The New Piper Aircraft Company recently unveiled initiatives to move the company forward. Among the ideas being discussed are the establishment of a completion center that will give customers greater choices for interior appointments, the possibility of starting flight schools, joint ventures with other manufacturers and marketers, owning FBOs, and setting up a center for refurbishing aircraft. Piper CEO Chuck Suma told ePilot during a recent briefing that these and other initiatives will be fleshed out in coming years.
For daily news updates and more on HeliExpo 2001, see AOPA Online.
| Squawk Sheet |
| FAA TO PUBLISH EMERGENCY AD FOR NEW CESSNAS |
Late this week, AOPA received word that the FAA was proceeding with the issuance of an emergency AD, affecting all newly manufactured Cessna Skyhawks, Skylanes, and Stationaires. The AD is intended to prevent the occurrence of an overly rich mixture condition that, left unchecked, could result in engine failure. At press time, the emergency AD had yet to be published, however; AOPA anticipates that it may be published as soon as next Tuesday. Upon receipt, the AD will be posted on AOPA Online.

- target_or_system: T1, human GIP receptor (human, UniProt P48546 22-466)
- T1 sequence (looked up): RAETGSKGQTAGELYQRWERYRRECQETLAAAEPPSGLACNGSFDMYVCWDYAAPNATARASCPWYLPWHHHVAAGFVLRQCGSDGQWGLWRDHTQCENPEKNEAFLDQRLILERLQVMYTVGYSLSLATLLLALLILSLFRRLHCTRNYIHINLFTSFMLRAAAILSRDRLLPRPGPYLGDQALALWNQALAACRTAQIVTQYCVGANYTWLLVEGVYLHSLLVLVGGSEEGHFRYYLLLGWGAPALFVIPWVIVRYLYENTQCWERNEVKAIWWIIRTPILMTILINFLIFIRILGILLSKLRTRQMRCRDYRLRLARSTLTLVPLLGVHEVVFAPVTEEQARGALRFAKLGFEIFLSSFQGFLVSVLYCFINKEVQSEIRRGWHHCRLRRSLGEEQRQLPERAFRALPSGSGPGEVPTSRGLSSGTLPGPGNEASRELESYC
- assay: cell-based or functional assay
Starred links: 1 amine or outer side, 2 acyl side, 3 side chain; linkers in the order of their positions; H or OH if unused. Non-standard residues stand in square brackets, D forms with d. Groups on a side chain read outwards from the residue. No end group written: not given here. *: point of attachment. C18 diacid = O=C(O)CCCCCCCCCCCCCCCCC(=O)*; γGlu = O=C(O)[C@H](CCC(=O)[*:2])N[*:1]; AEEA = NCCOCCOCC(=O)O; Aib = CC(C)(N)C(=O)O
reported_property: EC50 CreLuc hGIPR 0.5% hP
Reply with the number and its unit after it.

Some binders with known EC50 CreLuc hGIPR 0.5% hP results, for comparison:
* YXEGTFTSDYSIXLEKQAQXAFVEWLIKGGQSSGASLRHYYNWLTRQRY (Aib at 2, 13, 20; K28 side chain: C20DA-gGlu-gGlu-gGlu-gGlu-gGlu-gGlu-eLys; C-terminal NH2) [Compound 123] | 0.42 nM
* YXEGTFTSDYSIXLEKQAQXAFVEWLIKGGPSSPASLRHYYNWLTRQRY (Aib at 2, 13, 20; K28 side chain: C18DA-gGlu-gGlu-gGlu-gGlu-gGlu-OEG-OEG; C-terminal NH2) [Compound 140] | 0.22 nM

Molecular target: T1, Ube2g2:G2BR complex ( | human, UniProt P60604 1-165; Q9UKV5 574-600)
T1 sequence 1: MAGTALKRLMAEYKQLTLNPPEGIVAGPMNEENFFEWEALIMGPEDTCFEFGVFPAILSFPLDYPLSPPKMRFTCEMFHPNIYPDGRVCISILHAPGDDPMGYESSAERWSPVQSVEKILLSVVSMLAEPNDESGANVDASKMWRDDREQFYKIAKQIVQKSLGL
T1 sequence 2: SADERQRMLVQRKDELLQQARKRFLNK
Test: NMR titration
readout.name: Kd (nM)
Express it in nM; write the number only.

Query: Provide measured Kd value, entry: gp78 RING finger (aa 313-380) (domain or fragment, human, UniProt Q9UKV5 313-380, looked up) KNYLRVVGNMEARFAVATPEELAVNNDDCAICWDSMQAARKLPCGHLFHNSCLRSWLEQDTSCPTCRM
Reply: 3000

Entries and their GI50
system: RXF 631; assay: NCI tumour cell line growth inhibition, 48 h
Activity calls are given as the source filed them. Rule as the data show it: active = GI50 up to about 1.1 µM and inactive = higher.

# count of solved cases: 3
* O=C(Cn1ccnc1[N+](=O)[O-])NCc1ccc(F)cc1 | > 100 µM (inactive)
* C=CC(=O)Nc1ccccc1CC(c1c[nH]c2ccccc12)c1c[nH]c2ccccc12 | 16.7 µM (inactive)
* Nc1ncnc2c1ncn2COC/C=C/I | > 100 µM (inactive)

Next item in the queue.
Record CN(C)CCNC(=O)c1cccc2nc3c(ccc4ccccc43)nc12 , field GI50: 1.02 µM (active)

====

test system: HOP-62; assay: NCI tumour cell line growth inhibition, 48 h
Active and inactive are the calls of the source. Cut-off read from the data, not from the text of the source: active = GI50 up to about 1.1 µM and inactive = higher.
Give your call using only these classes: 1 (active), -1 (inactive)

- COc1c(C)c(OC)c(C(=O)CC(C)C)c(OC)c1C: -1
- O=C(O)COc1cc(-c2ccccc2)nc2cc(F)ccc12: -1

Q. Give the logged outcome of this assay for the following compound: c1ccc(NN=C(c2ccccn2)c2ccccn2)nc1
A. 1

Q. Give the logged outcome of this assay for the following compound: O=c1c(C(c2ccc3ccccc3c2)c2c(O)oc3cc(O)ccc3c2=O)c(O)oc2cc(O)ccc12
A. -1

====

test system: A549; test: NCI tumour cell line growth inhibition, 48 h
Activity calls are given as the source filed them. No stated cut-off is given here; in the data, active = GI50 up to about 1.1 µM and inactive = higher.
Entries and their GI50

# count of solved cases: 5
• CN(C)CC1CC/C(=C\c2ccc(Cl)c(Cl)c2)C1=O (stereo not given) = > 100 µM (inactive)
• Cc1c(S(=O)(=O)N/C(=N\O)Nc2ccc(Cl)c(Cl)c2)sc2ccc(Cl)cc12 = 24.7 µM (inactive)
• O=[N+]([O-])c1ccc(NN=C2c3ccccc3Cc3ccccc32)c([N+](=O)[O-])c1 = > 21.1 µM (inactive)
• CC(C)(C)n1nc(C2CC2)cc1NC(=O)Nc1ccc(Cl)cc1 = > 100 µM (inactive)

FAA EXTENDS COMMENT PERIODS ON PROPOSED ADs
In response to requests from AOPA and the Cessna Pilots Association, the FAA recently issued extensions to the comment periods on two proposed ADs for Cessna aircraft. One is regarding plastic control wheels and the other is for inspecting fuel lines and replacing map light switch insulators. Comments are now due by April 4 and April 13, respectively.
FAA MAY PROVIDE SOME RELIEF FOR BELL 47 OWNERS